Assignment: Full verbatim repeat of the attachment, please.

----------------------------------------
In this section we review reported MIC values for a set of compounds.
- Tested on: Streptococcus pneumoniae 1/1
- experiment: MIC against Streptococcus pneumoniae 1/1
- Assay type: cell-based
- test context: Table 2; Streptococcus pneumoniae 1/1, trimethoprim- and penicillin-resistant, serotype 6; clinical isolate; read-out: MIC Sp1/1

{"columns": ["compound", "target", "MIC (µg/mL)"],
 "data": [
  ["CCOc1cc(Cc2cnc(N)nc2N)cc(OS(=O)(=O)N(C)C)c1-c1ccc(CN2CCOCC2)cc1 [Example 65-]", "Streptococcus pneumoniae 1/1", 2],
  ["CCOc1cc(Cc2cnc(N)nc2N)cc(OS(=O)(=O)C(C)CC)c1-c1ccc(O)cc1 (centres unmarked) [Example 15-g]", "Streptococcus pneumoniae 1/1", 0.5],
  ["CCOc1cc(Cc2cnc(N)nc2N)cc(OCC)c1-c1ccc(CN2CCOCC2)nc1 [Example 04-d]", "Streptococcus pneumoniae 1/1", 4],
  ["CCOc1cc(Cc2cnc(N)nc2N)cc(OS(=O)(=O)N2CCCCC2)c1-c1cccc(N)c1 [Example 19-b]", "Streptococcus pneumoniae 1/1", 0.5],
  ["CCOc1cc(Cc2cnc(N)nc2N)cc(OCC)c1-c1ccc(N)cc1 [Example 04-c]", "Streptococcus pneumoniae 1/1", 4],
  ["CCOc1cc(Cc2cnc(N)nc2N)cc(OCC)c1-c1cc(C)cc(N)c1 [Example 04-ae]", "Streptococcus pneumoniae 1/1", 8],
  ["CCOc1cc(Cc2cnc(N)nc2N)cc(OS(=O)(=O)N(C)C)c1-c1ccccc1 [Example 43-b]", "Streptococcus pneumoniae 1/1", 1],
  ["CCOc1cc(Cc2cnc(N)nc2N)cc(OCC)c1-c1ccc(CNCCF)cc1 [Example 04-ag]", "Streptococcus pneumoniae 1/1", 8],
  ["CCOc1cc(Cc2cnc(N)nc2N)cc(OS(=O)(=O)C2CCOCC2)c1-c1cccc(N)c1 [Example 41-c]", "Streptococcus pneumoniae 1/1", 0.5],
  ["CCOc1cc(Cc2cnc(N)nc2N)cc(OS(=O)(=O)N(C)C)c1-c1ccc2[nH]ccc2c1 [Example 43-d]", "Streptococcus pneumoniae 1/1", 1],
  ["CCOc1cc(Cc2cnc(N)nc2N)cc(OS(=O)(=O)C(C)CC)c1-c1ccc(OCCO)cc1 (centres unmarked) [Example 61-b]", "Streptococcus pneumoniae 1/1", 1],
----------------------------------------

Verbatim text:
In this section we review reported MIC values for a set of compounds.
- Tested on: Streptococcus pneumoniae 1/1
- experiment: MIC against Streptococcus pneumoniae 1/1
- Assay type: cell-based
- test context: Table 2; Streptococcus pneumoniae 1/1, trimethoprim- and penicillin-resistant, serotype 6; clinical isolate; read-out: MIC Sp1/1

{"columns": ["compound", "target", "MIC (µg/mL)"],
 "data": [
  ["CCOc1cc(Cc2cnc(N)nc2N)cc(OS(=O)(=O)N(C)C)c1-c1ccc(CN2CCOCC2)cc1 [Example 65-]", "Streptococcus pneumoniae 1/1", 2],
  ["CCOc1cc(Cc2cnc(N)nc2N)cc(OS(=O)(=O)C(C)CC)c1-c1ccc(O)cc1 (centres unmarked) [Example 15-g]", "Streptococcus pneumoniae 1/1", 0.5],
  ["CCOc1cc(Cc2cnc(N)nc2N)cc(OCC)c1-c1ccc(CN2CCOCC2)nc1 [Example 04-d]", "Streptococcus pneumoniae 1/1", 4],
  ["CCOc1cc(Cc2cnc(N)nc2N)cc(OS(=O)(=O)N2CCCCC2)c1-c1cccc(N)c1 [Example 19-b]", "Streptococcus pneumoniae 1/1", 0.5],
  ["CCOc1cc(Cc2cnc(N)nc2N)cc(OCC)c1-c1ccc(N)cc1 [Example 04-c]", "Streptococcus pneumoniae 1/1", 4],
  ["CCOc1cc(Cc2cnc(N)nc2N)cc(OCC)c1-c1cc(C)cc(N)c1 [Example 04-ae]", "Streptococcus pneumoniae 1/1", 8],
  ["CCOc1cc(Cc2cnc(N)nc2N)cc(OS(=O)(=O)N(C)C)c1-c1ccccc1 [Example 43-b]", "Streptococcus pneumoniae 1/1", 1],
  ["CCOc1cc(Cc2cnc(N)nc2N)cc(OCC)c1-c1ccc(CNCCF)cc1 [Example 04-ag]", "Streptococcus pneumoniae 1/1", 8],
  ["CCOc1cc(Cc2cnc(N)nc2N)cc(OS(=O)(=O)C2CCOCC2)c1-c1cccc(N)c1 [Example 41-c]", "Streptococcus pneumoniae 1/1", 0.5],
  ["CCOc1cc(Cc2cnc(N)nc2N)cc(OS(=O)(=O)N(C)C)c1-c1ccc2[nH]ccc2c1 [Example 43-d]", "Streptococcus pneumoniae 1/1", 1],
  ["CCOc1cc(Cc2cnc(N)nc2N)cc(OS(=O)(=O)C(C)CC)c1-c1ccc(OCCO)cc1 (centres unmarked) [Example 61-b]", "Streptococcus pneumoniae 1/1", 1],